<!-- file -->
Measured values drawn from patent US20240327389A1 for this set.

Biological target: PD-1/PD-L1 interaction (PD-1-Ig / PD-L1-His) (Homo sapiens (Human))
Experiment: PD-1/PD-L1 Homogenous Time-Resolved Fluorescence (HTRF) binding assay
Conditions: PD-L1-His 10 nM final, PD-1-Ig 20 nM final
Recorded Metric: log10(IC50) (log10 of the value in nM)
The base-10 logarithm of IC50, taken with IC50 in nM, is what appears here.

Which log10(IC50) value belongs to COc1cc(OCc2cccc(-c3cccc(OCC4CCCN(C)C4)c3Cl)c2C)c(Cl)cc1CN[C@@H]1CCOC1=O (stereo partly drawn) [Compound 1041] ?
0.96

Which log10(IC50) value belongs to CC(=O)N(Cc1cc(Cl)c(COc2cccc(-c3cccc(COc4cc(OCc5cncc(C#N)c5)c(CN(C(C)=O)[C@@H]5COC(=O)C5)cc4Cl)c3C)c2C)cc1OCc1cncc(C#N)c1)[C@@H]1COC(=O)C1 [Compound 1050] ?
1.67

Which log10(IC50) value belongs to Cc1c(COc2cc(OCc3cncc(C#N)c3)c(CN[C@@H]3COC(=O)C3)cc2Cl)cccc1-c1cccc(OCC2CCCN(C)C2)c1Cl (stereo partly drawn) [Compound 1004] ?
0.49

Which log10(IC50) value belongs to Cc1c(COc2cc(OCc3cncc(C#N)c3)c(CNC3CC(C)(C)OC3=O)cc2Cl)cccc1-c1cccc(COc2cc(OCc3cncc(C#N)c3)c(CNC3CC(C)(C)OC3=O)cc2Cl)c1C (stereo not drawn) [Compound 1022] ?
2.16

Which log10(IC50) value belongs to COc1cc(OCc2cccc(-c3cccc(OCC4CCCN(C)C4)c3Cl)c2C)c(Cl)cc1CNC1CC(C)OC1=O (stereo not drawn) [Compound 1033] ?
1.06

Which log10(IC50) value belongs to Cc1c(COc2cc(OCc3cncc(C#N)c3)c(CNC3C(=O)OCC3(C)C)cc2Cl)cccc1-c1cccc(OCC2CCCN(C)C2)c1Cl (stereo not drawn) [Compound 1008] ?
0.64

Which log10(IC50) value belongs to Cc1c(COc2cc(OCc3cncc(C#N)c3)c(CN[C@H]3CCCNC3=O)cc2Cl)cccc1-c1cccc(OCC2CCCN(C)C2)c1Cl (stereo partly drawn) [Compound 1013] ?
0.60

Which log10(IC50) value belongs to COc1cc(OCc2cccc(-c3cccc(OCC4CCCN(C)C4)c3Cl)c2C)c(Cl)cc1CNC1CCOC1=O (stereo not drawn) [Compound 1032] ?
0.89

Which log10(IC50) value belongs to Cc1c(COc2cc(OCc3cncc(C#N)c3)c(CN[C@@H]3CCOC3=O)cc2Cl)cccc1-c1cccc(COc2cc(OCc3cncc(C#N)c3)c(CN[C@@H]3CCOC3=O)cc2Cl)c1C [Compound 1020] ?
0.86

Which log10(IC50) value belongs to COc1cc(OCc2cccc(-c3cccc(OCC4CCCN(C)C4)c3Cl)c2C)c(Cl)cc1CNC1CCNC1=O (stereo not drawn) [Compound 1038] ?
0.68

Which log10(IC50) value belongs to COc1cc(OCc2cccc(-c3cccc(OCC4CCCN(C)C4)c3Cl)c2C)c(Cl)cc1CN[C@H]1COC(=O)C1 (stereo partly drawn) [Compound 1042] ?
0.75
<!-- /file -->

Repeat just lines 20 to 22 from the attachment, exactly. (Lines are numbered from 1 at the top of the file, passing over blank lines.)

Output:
0.60

Which log10(IC50) value belongs to COc1cc(OCc2cccc(-c3cccc(OCC4CCCN(C)C4)c3Cl)c2C)c(Cl)cc1CNC1CCOC1=O (stereo not drawn) [Compound 1032] ?
0.89